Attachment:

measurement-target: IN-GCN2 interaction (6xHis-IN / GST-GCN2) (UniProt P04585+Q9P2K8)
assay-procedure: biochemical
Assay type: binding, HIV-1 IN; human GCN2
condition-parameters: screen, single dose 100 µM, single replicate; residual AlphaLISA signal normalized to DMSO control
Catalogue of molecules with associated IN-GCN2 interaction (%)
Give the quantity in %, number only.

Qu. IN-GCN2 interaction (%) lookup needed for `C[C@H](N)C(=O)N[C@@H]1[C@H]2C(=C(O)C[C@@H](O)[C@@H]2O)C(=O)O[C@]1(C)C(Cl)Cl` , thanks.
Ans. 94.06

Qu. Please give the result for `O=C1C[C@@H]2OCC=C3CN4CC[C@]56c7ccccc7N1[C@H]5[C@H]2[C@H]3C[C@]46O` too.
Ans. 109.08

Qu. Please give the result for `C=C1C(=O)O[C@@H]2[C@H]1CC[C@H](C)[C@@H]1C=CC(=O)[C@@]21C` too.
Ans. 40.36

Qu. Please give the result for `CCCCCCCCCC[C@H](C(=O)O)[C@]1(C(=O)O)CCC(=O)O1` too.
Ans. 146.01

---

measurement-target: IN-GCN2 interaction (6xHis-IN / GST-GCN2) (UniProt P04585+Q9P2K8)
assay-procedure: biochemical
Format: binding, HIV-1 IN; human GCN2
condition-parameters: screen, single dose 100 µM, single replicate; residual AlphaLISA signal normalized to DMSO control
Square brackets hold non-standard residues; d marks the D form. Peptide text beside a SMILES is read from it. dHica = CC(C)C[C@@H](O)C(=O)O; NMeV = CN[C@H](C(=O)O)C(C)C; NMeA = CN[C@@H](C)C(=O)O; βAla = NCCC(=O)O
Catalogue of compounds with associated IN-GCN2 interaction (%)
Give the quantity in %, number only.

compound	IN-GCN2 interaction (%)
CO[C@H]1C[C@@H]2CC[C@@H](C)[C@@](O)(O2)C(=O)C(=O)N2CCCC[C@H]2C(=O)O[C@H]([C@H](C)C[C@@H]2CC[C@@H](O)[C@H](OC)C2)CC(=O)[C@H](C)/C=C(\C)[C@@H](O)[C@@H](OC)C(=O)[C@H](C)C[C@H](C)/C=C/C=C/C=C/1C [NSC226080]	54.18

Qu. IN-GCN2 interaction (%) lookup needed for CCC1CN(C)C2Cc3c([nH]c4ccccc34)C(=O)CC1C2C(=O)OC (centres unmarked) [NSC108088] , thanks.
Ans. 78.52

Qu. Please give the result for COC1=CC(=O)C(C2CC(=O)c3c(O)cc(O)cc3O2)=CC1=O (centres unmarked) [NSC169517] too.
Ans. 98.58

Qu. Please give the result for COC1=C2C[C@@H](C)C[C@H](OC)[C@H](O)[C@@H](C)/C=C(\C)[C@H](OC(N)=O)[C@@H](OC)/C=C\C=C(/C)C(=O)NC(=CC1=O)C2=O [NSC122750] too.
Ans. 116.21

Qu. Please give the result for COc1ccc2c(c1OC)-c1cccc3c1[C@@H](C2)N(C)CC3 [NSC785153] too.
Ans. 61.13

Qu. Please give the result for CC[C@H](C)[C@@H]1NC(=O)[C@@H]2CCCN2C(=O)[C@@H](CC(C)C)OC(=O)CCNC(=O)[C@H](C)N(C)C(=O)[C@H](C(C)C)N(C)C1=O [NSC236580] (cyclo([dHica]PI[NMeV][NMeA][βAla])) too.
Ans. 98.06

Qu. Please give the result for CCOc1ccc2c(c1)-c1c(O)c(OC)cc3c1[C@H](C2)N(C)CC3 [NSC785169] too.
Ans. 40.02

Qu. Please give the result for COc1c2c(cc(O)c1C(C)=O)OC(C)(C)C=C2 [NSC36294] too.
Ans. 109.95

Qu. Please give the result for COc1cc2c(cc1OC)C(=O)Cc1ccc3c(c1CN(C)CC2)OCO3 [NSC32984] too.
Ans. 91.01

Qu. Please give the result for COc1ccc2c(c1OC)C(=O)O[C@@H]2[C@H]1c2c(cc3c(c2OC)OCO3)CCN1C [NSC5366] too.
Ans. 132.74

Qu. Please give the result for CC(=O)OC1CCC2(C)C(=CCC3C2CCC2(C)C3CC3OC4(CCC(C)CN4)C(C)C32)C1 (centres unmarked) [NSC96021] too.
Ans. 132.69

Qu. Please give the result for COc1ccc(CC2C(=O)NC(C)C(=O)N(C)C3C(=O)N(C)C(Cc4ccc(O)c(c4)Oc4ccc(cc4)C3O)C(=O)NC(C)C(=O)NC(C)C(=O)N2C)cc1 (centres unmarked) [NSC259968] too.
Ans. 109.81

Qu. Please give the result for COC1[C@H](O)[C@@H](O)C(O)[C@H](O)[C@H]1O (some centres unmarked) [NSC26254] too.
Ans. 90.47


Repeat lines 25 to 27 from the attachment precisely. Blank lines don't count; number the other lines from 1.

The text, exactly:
Qu. IN-GCN2 interaction (%) lookup needed for CCC1CN(C)C2Cc3c([nH]c4ccccc34)C(=O)CC1C2C(=O)OC (centres unmarked) [NSC108088] , thanks.
Ans. 78.52

Qu. Please give the result for COC1=CC(=O)C(C2CC(=O)c3c(O)cc(O)cc3O2)=CC1=O (centres unmarked) [NSC169517] too.